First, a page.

Another key symptom is the changes in appetite, nausea, stomach pains and digestive issues. Its a knot in your stomach, that feeling of dread. It makes you physically ill, throwing up. It causes indigestion, dirreaha, and heart burn. You can feel the pain of your stomach clenching, turning, bubbling. It becomes very difficult to eat, even when you know you are hungry. It hurts to eat. Sometimes the lack of appetite makes it so that you dont even feel the hunger. Not the growling tummy, nothing. No food makes your mouth water, nothing is appetizing. For days you might not feel the desire to eat. But still you know you have to, so you try. A few bites of your favourite food ever, and it turns disgusting in your mouth. Physically repulsive. You feel that if you eat any more you will start gagging and throw it back up. The medications often make it worse. And nothing you do fixes it.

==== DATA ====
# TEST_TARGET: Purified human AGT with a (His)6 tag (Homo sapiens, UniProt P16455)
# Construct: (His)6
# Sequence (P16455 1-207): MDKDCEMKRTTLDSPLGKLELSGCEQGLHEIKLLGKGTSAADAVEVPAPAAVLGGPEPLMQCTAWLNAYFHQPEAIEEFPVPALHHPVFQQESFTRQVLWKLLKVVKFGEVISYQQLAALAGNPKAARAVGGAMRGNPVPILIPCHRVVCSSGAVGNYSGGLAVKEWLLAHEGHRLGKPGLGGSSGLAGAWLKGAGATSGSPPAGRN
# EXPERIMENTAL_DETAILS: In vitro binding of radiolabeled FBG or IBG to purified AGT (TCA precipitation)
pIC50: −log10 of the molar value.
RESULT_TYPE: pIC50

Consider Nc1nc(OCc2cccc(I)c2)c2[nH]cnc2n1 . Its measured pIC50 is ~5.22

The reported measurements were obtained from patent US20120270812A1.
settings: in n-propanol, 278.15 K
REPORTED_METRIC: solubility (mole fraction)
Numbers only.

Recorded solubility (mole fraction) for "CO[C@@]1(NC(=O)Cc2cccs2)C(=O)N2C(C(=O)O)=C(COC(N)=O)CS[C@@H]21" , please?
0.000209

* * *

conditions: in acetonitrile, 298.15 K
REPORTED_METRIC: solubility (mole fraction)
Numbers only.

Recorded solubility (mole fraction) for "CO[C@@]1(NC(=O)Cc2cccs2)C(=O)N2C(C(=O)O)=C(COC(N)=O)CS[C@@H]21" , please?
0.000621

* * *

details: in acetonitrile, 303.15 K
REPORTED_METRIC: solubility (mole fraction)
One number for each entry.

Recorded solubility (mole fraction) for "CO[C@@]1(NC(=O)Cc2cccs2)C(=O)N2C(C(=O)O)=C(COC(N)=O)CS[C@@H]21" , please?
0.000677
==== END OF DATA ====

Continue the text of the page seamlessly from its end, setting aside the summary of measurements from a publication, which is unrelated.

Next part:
The final symptom i want to touch on is pain. Actual, physical pain. Many people dont realize that this is a symptom of depression and anxiety. Seratonin is responsible for pain relief. Dont produce enough, and you get no relief. It aches all over, like the aches you get when you have a bad flu. But all the time. In additon to that, and the stomach pains, stress causes muscles in the body to clench and tighten. You hold stress in your shoulders, back, jaw and neck. When anxiety causes a prolonged increase in stress hormones, these muscles clench and stay clenched. This causes muscle pains, fatigue, and reduced blood flow. Headaches, muscle spasms and pain. Crying too causes muscle cramping, sinus congestion and pain and tension headaches. Headaches so bad it feels as though your head will explode. The medications often make it worse. And nothing you do fixes it.